Cecilia Farjardo-Hill, independent curator, presented a free public program at Lawndale Art Center on Wednesday, September 25 from 6-8pm. From September 25-27, Cecilia met with a selection of Houston-based Artadia Awardees, below is a summary of her experience:

Studio visits are one of the greatest opportunities for exchange between artists and curators. I was particularly excited by Artadia’s invitation to visit Houston, as it’s one of the most diverse and interesting art centers in the United States. My trip started by giving a lecture at the multidisciplinary contemporary art Center, Lawndale, to discuss curatorial practice in the context of past and future projects. Preparing this lecture was an opportunity to reflect on my practice as an art historian and curator, and my commitment to exploring artists and those aspects of art that tend to be disregarded, stereotyped, and suppressed by the art system. Given that Houston has over 40% of Latinx, it was particularly relevant to briefly discuss my forthcoming exhibition on Chican a.o.x art. The exhibition is rooted in the need to acknowledge and promote the wonderful and complex work of Chicanx artists since the 1970s, in a historical moment when Latinas and Latinos are being systematically vilified and marginalized by the political system, and the art world continues to lack in their representation. With that in mind, it was particularly rewarding to see the exhibitions by Michael Menchaca and Saúl Hernández-Vargas at Lawndale. I also had the opportunity for a studio visit with one of Lawndale’s artist Studio Program awardees, Venezuelan artist Gerardo Rosales, who is working at the intersection of modernism in Latin America and North America.

Each artist I visited represents the broadness of language within contemporary art, ranging from abstraction, to performance art, from gender to social issues. They embody the global nature of contemporary art, one that contains multiple references that are both dialogical in nature, and international in reach. Each studio visit could have lasted hours, with our discussions encompassing art and personal experience, the art world and art history, and the broader context of art production, reception, and exhibition. It was a luxury to have the opportunity to visit artists in their working spaces, beyond the customary formality of art spaces.

It was very interesting to discuss with Dana Frankfort her investigation into painting, moving in and out of language as a legible sign. She explores perception and intuition at the center of her aesthetic experimentation, and I appreciated seeing Frankfort taking a risk by working with illegibility. She explores the medium of painting without seeking answers and works within the concentrated possibilities of small formats.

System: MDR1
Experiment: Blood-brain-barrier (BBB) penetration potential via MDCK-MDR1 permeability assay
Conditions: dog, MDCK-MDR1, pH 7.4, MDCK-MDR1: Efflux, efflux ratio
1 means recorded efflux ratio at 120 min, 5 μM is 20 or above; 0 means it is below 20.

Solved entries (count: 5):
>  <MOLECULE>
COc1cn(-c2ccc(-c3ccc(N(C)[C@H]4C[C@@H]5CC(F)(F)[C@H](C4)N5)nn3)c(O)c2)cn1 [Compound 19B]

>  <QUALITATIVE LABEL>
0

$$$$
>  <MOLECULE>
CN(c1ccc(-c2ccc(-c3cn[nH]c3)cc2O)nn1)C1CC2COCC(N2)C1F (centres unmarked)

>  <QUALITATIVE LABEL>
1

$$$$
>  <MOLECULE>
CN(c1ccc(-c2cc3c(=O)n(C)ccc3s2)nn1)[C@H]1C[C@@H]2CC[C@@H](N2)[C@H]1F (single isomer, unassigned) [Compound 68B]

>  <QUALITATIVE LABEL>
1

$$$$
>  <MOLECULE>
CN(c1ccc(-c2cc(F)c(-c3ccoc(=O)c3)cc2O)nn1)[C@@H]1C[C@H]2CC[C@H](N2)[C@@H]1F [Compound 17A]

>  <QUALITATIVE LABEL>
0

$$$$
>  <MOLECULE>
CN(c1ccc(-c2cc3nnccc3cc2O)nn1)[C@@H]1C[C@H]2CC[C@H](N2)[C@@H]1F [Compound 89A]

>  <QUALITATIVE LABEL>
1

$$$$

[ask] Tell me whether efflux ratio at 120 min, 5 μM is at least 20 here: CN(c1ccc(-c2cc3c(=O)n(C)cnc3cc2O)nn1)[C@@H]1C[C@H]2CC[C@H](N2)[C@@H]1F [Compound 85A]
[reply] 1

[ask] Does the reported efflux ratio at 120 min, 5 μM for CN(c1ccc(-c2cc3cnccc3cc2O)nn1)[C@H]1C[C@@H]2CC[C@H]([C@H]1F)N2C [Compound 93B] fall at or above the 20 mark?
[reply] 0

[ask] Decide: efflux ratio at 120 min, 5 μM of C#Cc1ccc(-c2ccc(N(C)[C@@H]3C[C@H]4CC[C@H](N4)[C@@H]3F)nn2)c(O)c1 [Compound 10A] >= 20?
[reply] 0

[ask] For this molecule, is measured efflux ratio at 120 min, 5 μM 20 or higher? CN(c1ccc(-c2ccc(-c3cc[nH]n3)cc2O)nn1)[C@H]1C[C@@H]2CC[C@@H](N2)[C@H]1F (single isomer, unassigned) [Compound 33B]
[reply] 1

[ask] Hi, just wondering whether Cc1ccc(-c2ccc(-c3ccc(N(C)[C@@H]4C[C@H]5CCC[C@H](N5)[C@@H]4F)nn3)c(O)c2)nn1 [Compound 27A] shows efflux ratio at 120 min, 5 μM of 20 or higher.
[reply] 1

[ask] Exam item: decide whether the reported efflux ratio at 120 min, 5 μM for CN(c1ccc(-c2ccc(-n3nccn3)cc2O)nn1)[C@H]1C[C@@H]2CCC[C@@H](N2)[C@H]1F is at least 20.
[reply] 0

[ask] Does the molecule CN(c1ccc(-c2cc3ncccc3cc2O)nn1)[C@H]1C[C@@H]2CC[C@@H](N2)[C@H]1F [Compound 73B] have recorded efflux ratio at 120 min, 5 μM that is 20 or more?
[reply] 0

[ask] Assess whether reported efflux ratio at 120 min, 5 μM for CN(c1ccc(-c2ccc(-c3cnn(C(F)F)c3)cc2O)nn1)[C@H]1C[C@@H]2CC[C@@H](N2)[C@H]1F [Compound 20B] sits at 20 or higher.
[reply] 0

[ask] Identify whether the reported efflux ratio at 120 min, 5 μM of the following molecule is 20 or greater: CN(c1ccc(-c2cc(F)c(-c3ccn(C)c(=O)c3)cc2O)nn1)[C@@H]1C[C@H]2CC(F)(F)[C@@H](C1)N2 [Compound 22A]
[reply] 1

Kaneem Smith’s work is powerful. During my visit, she was working on her large burlap painting/installation/sculpture for the Houston airport. As the work is so large, it was propped on a ladder demonstrating its sculptoric qualities and its potentiality as a freestanding piece. Smith is also an artist working in abstraction, where materiality is embedded with cultural and social history, making her work a vessel that embodies gender, race, colonial and labor issues. This embodiment is aesthetic, conceptual and material, ranging from small crocheted elements to burlap coffee sacs from different parts of the global south.

Keeping within the realm of abstraction, it was illuminating to do a studio visit with Jillian Conrad. Conrad is expanding her investigation into abstraction – drawings, led compositions, and other spatial interventions – by incorporating branches from her backyard. I found her new work particularly touching and complex as she highlighted branches with areas of color. She brought together separate branches with delicate vertical metal rods, creating dialogues between irregular vertical and horizontal forms. These branches function as drawings in space, as paintings, sculptures and installations, proposing a subtle dialogue between natural forms and human intervention.

It was an honor to do a studio visit with Delilah Montoya, an artist I have admired for a very long time as an important Chicana photographer. Her new work in the dining room signaled her continued engagement with the social issues of Latinx people. ‘a part’ is a photograph taken from the newspaper of the reunification of a mother with her 4 years old son, in a haunting image that reminds us of the migration crisis in this country. Speaking with Delilah, it was interesting and enlightening to hear about her life experience, and her engagement with the people she photographs. Of special relevance was her Contemporary Casta Portraits, ‘Nuestra “Calidad,” demonstrating the profound racial mixed ancestry in families from different social backgrounds, to reflect on the colonial past and how it still today illustrates social structures.